Wiggershaus notes that Heidegger blocked the acceptance of this study as a basis for Marcuse’s Habilitation, which in the German university system would have prevented him from being offered a position as a professor — had he not been preparing to flee for his life, it must be said (see also Kellner, Towards a Critical Theory of Society, pp. 3-4). In that same year (1932), and clearly still engaged in his intellectual search, Herbert finally found what he had been looking for, in Marx’s Economic-Philosophical Manuscripts of 1844, then just published for the first time; his instantaneous recognition of its importance is contained in one of his finest long essays, “The Foundations of Historical Materialism,” published in English translation in Studies in Critical Philosophy — something that I regard as “must reading” still today for anyone interested in social theory. It marked perhaps the single most important turning-point in Herbert’s intellectual development.

The really important issue, of course, is what happened in 1933 and thereafter. On 30 January 1933 Hitler came to power; on 22 April 1933 Heidegger became Rector of the University of Freiburg im Breisgau; on 28 April 1933 the Reich law under which all Jewish professors in Germany were summarily dismissed came into effect; on 1 May 1933, on the very day when the Nazis arrested all of the union leaders in Germany and threw them into concentration camps, Heidegger took out a membership in the NSDAP, Hitler’s party. His mentor, Husserl, had already been put on “enforced leave of absence,” since the Nazi leaders in Baden Province had anticipated the promulgation of the Reich law; but thereafter Heidegger did nothing to help Husserl (a Jew who had converted to Christianity) or Husserl’s son Gerhard, a professor of law elsewhere, who was also dismissed. Marcuse and his new colleagues at the Institute for Social Research had already fled, first to Switzerland and later to the USA.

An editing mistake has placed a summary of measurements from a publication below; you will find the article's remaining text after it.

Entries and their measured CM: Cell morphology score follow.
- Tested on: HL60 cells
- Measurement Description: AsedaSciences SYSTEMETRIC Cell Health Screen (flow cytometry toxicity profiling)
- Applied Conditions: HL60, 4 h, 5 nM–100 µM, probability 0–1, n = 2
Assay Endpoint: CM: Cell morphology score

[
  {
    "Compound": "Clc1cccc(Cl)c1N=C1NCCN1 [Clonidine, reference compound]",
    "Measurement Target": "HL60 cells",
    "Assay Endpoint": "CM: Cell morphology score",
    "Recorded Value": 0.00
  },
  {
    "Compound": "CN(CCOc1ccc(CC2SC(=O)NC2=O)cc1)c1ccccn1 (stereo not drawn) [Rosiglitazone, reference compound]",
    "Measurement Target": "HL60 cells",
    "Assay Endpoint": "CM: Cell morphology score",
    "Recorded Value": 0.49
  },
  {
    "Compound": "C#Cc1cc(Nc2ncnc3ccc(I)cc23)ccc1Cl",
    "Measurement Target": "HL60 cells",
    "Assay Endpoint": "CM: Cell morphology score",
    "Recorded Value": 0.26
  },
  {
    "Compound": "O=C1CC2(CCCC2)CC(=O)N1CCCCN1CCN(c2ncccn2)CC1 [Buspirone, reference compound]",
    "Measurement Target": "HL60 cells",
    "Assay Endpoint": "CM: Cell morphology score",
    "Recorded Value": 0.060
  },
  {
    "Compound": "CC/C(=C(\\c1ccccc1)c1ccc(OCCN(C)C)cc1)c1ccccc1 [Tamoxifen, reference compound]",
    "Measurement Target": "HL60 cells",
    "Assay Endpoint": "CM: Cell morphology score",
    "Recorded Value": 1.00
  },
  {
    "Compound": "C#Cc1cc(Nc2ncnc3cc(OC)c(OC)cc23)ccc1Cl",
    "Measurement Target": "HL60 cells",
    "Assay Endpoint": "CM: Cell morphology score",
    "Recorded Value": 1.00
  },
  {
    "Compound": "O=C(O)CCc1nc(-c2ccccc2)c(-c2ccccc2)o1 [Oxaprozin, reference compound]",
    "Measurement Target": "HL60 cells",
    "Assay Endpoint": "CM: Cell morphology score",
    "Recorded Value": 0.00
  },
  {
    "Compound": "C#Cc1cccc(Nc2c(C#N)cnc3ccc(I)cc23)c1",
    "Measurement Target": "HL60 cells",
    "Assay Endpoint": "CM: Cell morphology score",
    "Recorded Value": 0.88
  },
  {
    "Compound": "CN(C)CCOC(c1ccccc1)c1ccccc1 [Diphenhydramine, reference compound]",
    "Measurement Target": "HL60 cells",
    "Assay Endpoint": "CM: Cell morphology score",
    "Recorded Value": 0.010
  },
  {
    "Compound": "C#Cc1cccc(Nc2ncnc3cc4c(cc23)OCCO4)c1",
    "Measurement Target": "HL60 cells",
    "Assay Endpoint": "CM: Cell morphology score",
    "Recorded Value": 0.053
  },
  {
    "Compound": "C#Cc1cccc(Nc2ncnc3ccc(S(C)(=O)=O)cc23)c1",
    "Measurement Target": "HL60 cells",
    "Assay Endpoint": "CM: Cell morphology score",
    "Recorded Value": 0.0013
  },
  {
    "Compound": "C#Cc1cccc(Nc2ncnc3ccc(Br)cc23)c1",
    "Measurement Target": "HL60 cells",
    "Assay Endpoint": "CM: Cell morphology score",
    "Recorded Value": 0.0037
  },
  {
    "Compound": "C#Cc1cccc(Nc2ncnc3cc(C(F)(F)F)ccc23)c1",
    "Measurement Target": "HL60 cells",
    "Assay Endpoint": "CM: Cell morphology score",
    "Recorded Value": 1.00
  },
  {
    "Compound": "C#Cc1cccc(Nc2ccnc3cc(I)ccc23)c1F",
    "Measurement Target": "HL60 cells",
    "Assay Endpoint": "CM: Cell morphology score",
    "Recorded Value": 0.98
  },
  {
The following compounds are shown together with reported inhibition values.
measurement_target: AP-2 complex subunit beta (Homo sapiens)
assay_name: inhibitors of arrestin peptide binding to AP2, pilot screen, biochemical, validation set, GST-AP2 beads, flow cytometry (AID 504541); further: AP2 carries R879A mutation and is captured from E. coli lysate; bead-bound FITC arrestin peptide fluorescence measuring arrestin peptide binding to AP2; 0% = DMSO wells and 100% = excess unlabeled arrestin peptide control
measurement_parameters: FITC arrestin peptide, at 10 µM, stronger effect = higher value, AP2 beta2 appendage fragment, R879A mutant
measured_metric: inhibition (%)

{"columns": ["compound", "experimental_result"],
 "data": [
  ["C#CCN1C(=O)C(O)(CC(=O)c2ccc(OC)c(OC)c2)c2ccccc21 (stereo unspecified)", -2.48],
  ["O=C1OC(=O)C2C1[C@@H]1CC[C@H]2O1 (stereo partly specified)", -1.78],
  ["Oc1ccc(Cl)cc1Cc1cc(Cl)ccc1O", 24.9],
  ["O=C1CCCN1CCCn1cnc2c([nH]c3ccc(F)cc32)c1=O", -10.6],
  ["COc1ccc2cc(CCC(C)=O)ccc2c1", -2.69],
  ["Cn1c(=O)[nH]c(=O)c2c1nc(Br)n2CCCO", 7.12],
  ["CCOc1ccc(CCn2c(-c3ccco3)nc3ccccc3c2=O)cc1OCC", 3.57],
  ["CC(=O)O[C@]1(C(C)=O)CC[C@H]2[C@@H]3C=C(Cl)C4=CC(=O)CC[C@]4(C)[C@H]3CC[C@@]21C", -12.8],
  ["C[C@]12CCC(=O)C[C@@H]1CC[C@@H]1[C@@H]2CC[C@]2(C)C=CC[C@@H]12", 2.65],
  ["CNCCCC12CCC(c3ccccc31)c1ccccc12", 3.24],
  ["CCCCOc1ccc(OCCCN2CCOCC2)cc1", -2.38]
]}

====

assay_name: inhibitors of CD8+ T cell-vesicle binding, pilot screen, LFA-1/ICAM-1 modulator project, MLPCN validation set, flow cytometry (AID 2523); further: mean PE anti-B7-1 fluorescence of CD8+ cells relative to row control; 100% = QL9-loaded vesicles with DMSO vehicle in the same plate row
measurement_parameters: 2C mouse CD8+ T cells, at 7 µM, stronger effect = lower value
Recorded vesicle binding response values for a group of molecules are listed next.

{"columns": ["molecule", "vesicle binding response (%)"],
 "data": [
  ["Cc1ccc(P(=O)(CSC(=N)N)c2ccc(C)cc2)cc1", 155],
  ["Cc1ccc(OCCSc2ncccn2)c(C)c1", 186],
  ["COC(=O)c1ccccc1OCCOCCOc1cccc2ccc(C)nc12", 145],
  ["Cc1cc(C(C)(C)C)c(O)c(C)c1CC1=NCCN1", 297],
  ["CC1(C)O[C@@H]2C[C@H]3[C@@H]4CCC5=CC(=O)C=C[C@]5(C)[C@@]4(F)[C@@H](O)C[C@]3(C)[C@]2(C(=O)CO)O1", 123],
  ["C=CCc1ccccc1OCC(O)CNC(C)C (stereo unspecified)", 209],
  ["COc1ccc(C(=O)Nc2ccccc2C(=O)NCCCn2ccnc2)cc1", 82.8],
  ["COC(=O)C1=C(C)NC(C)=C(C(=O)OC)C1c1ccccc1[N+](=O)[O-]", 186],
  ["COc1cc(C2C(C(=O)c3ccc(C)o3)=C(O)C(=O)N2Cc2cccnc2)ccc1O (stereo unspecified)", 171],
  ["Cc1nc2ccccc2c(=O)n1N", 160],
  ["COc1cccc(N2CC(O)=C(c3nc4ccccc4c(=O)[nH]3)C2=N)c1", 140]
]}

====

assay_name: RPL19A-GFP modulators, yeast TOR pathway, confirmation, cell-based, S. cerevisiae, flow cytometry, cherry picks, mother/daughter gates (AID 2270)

I must explain my special degree of attention to the issue of Heidegger’s Nazism. In terms of ethnic background I am of 100% German ancestry; although both of my parents were born in Brooklyn, each was a member of a German family that had recently immigrated to the United States. I myself was born four months after the beginning of World War II, marked by the German invasion of Poland on 1 September 1939. The world-historical crimes committed by the Nazis in that era — from the late 1920s until 1945 — are the responsibility of the German people as a whole, and they are a perpetual torment for me. Within Germany these crimes were first committed against the Nazis’ political opponents and, once Hitler was in power, against homosexuals, the mentally ill, Gypsies, and others — above all, against German Jews, who composed no more than 1% of the population then; all of the members of these groups were categorized by the perverted expression, “life unworthy of life.”* Once the Nazis were at war, however, they broadened their monstrous policies of extermination to include Poles, Russians, and others, but always with special attention to the Jewish communities.